College Football Spread To Run Team Without Good Offensive Linemen Is "Gap, On, Down (GOD)" Blocking Better Than "Severe Angle Blocking (SAB)" for Youth Football?

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Is "Gap, On, Down (GOD)" Blocking Better Than "Severe Angle Blocking (SAB)" for Youth Football?

This topic gets a lot of attention on football training forums and sites related to football drills. There is much debate about which blocking system is preferable for young football players. I have an opinion.

Both systems have basic “principles” or “rules” to be followed to ensure the effectiveness of the system. So either system can be used. The issue becomes one of execution – practice time with the techniques required, training priorities, what the kids on your team can do. Let’s discuss these points.

Practice time and technique required

Dev – distance, on, down

This system focuses more on “who does what in a particular place”, not details on “technique”. This is a big difference when considering practice time. In the GOD system an offensive lineman is literally asking himself, “What is the placement of the defensive lineman or linebacker so I know where/who to block?”. So you may be asking what is Gap, On, Down? I will explain.

Inside gap defender

We first ask our offensive lineman to see if there is a defender lined up in the “inside gap” in his position on the offensive line, within 1 yard of the line of scrimmage. If he does, he must block him after the snap – emphasizing and decelerating the first two steps, of course. If he doesn’t have a defender lined up in the “inside gap”, he simply goes to the SECOND blocking rule.

On the defender

If no defender is aligned in the “inside gap”, it goes to his second rule – is the defender aligned “on/over” me within 1 yard of the line of scrimmage? If he is, the offensive linemen must block him after the snap. If he doesn’t have an “on/over” aligned defender, he simply goes to the third blocking rule.

Down the line inside defender

If no defender is aligned on/over him, he goes to his third rule – I must find the defender down the line – either on/over my offensive neighbor or in the distance inside my offensive neighbor. I help my neighbor block him! It’s always a double team block!

Which as a rule we never have

Our offensive linemen are not looking to block a defender aligned outside their body. In other words, we don’t ask our offensive linemen to block to “reach.” This is a very difficult block to execute. Our backs in the backfield handle these more “athletic” blocks. At most, the pulling guard may be asked to execute a “reach” or “kick-out” block, but never any other offensive lineman. Because we know our pulling guard is capable of executing this block.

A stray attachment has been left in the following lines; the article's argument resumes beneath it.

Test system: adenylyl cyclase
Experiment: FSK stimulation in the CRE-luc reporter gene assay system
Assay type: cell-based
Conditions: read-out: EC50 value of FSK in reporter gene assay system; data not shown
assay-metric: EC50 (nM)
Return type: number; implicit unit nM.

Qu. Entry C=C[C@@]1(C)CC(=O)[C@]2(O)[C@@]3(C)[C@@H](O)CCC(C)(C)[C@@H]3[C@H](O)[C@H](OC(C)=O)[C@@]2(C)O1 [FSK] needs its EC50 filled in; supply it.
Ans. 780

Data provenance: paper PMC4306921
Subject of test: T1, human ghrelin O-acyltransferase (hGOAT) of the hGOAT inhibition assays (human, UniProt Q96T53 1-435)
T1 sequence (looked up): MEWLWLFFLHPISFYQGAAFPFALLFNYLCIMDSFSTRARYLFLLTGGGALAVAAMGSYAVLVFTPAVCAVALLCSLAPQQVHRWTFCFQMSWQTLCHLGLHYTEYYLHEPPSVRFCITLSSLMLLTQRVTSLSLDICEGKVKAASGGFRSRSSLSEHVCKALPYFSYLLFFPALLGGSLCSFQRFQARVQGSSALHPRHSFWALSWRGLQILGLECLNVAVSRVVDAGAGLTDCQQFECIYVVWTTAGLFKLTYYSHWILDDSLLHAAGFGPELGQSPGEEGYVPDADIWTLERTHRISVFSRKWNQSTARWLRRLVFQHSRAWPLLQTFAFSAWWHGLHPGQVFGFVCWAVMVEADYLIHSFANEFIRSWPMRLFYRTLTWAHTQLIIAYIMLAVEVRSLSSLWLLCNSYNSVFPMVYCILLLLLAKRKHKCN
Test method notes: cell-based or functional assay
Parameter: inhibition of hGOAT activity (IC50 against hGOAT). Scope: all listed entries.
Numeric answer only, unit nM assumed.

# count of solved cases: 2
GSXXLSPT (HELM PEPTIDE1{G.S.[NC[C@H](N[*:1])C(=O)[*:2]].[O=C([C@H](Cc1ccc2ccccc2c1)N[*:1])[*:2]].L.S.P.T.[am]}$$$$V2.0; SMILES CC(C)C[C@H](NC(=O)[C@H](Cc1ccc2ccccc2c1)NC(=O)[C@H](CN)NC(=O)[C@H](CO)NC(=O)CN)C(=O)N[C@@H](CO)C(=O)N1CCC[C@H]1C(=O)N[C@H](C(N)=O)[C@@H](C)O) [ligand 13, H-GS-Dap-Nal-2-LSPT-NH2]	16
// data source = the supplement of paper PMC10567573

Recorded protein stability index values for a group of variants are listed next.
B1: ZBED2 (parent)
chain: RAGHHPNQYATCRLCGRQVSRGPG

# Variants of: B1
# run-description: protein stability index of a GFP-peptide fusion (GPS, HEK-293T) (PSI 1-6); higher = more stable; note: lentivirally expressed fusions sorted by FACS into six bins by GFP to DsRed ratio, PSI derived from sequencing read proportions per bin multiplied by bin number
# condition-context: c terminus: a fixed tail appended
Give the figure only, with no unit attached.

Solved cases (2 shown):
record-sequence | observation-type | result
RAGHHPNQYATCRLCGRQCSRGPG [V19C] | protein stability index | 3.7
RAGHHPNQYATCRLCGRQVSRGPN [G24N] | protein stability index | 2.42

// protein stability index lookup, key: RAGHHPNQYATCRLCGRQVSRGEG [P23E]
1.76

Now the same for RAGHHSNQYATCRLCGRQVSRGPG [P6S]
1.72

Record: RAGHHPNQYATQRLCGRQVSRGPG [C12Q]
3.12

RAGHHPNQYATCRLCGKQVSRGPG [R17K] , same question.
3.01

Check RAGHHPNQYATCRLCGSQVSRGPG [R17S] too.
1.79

Also, our offensive linemen do not go to the “second level” to block linebackers – except for our pulling guards. Linebackers are more athletic and it is difficult for linemen to try to “move” linebackers who are usually 3 yards behind the line of scrimmage.

Blitzing linebackers and “down” double team blocks

I should clarify that defensive teams blitz – oh, shocking! So how do you handle this with a GOD blocking scheme where the linebacker can “penetrate” your offensive line on the blitz? Here’s what we teach. If an offensive lineman only executes a “one-on-one” GAP or on block, they will never come out of that block to “get” the blitzing linebacker; This would free up their defensive lineman – not good! So they’re the only situation where we get a blitzing linebacker on a “down-double team” block. Which linebacker “gets”? Always double-team the inside lineman and only if the linebacker flies to the inside of the double-team block; If he fumbles to the outside – trying to fight our offensive line wall – we’ll have one of our backs, by play design, blocking him in the lane/funnel! Obviously, you will need to work on this recognition with your offensive linemen who execute double team blocks so that they know that only the “inside blocker” is released when the blitzing linebacker tries to blitz to the inside gap. Again, it’s all about practice, practice, practice!

Summary of God

Now you may be thinking, “How do I know who to block on my offensive line?” In actual defensive front situations. Well, like anything else in football you have to practice things over and over again. In particular, the best tactic is to have your offensive line in the most common and likely defensive lineups they will see in the game – including a potential linebacker blitz. Set this in practice for them; Talk about the front, ask them who they will block for each lead, have them walk to each person they block, then run at half speed, then at full speed. Do this for every defensive lead they see. Make sure they really get it! Of course you’ll also be testing proper blocking fundamentals – cadence/explosion of the snap, quick feet, pulling guard properly and staying low. God’s rules are really simple and only takes 1 week to establish certain “play tags/line calls” – no matter what offensive system you choose to run.

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